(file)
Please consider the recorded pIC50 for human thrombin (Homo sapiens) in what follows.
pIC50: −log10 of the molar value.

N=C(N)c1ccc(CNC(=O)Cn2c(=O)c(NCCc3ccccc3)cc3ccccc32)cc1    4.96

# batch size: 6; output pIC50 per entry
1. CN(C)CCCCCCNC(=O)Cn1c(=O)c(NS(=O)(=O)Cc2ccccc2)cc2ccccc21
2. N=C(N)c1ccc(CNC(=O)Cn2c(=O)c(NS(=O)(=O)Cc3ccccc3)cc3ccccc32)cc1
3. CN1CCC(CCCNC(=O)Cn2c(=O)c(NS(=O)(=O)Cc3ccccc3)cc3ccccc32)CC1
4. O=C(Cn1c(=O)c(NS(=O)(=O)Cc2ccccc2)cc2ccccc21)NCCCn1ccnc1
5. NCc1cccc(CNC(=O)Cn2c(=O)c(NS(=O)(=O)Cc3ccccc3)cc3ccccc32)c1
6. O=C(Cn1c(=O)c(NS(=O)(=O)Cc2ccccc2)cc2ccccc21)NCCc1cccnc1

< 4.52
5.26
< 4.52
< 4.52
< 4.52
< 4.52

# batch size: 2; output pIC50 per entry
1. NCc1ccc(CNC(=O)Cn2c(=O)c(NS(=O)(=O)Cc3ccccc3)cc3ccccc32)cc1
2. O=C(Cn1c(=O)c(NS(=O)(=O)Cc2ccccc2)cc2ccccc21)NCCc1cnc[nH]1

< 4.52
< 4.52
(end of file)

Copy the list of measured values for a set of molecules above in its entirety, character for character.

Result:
Please consider the recorded pIC50 for human thrombin (Homo sapiens) in what follows.
pIC50: −log10 of the molar value.

N=C(N)c1ccc(CNC(=O)Cn2c(=O)c(NCCc3ccccc3)cc3ccccc32)cc1    4.96

# batch size: 6; output pIC50 per entry
1. CN(C)CCCCCCNC(=O)Cn1c(=O)c(NS(=O)(=O)Cc2ccccc2)cc2ccccc21
2. N=C(N)c1ccc(CNC(=O)Cn2c(=O)c(NS(=O)(=O)Cc3ccccc3)cc3ccccc32)cc1
3. CN1CCC(CCCNC(=O)Cn2c(=O)c(NS(=O)(=O)Cc3ccccc3)cc3ccccc32)CC1
4. O=C(Cn1c(=O)c(NS(=O)(=O)Cc2ccccc2)cc2ccccc21)NCCCn1ccnc1
5. NCc1cccc(CNC(=O)Cn2c(=O)c(NS(=O)(=O)Cc3ccccc3)cc3ccccc32)c1
6. O=C(Cn1c(=O)c(NS(=O)(=O)Cc2ccccc2)cc2ccccc21)NCCc1cccnc1

< 4.52
5.26
< 4.52
< 4.52
< 4.52
< 4.52

# batch size: 2; output pIC50 per entry
1. NCc1ccc(CNC(=O)Cn2c(=O)c(NS(=O)(=O)Cc3ccccc3)cc3ccccc32)cc1
2. O=C(Cn1c(=O)c(NS(=O)(=O)Cc2ccccc2)cc2ccccc21)NCCc1cnc[nH]1

< 4.52
< 4.52